Also, Gasso was concerned about the Big 12 conference’s ability to get the Sooners ready for another postseason run. Texas A&M and Missouri, two terrific softball programs, may have been replaced by West Virginia and TCU, but neither the Mountaineers nor the Horned Frogs play softball.
That meant treating February a lot like most teams treat April, May and, if they’re really good, June.
“We talked in January about the importance of going into February and being very good and, normally, you don’t really talk about that,” Gasso said. “But we knew what our scheduling was going to look like and we knew it was very important to be close to as good as we could be, because that was a chance to get our RPI number (up) … get these big wins in our back pocket.”
All OU did was win its first 17 games, which just happened to be its most difficult stretch of the season. Among the victims were No. 14 Stanford, No. 3 Oregon, No. 19 Kentucky, No. 11 Washington, No. 17 Nebraska and Georgia, no longer in the poll, but No. 13 at the time.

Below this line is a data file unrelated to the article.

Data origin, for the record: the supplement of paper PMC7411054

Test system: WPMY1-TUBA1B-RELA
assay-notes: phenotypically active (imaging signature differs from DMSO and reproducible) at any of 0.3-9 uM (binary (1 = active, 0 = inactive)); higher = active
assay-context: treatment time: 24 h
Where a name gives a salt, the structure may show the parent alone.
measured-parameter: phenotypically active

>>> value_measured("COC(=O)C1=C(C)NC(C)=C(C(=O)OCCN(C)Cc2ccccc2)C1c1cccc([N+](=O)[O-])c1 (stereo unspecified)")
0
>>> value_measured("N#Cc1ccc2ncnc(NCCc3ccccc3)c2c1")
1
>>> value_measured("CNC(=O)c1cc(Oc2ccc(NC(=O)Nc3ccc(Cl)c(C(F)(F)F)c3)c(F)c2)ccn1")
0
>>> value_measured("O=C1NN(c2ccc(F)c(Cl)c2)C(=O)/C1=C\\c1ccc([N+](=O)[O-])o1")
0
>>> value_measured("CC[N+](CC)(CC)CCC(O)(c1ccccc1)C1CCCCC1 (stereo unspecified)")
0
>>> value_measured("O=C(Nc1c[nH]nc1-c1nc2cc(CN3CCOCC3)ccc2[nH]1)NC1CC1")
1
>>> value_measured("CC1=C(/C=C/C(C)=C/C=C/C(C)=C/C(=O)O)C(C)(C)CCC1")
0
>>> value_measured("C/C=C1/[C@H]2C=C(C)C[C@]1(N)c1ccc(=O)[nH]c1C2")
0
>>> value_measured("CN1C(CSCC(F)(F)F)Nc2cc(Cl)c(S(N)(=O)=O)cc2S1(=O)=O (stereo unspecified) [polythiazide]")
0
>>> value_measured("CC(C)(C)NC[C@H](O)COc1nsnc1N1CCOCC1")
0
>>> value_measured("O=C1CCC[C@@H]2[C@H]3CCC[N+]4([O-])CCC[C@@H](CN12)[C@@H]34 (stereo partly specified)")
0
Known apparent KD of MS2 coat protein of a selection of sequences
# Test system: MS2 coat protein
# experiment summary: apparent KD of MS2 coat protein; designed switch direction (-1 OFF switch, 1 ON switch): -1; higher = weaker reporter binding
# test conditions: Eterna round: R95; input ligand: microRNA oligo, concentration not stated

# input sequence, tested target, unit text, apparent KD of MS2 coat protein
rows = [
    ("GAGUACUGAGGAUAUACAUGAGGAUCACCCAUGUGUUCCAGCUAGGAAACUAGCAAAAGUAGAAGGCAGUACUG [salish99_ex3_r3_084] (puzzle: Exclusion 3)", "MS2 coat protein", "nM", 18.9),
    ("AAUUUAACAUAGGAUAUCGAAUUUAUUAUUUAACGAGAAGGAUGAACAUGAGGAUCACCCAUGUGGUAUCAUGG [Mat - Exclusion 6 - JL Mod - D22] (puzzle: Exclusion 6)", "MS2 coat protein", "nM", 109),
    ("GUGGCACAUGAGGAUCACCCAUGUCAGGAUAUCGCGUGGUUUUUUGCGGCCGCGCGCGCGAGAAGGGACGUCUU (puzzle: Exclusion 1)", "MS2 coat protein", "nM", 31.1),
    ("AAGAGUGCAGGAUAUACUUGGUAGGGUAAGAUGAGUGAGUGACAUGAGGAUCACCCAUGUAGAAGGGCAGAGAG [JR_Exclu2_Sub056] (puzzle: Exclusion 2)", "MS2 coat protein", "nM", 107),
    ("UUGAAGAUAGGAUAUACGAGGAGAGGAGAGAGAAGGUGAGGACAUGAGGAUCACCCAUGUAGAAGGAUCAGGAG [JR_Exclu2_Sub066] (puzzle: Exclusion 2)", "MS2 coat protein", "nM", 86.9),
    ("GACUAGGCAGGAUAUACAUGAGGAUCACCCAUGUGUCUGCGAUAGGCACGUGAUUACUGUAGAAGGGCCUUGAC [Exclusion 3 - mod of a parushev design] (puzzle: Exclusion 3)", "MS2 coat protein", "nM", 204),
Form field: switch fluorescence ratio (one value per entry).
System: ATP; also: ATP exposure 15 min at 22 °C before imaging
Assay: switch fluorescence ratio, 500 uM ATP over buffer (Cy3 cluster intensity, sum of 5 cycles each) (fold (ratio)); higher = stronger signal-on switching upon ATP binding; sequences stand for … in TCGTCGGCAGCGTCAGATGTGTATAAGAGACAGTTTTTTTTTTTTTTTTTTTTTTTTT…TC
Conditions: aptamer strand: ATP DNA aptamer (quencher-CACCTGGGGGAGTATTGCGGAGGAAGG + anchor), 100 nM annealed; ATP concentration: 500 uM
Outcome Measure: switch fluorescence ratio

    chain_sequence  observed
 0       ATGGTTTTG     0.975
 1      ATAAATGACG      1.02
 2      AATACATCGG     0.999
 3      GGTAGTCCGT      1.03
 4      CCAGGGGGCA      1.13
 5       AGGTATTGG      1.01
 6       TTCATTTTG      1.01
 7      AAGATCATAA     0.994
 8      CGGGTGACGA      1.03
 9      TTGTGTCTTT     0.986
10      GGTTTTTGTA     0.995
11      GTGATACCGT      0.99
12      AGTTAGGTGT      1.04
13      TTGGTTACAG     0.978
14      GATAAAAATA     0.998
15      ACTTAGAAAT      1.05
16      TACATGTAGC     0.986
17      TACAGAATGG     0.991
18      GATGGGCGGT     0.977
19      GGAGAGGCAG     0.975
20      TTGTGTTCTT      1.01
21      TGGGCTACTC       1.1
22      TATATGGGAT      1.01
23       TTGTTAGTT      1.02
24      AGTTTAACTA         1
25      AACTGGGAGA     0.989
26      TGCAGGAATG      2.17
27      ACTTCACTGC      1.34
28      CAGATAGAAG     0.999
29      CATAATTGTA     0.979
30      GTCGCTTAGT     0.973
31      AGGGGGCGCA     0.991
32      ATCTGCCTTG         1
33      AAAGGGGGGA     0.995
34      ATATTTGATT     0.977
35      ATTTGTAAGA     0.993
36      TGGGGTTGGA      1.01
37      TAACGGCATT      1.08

It may sound odd, but Gasso wanted her team to peak early.
While most of the Sooner nation was concerning itself with basketball (and still complaining about a defense that couldn’t stop any well-quarterbacked offense, especially one led by Johnny Manziel), the small-diamond Sooners were running the table in Phoenix, San Diego and Palm Springs.
“We did that for our first four weeks and they were really, really good,” Gasso said. “We came back home pretty exhausted and you could see us struggling with a few teams along the way in mid-March.”
But soon enough, it was time go win another conference title and, after dropping single games to Nebraska and Louisville (No. 12 and No. 17) in Norman, the Sooners went 15-2 against their league, winning every series.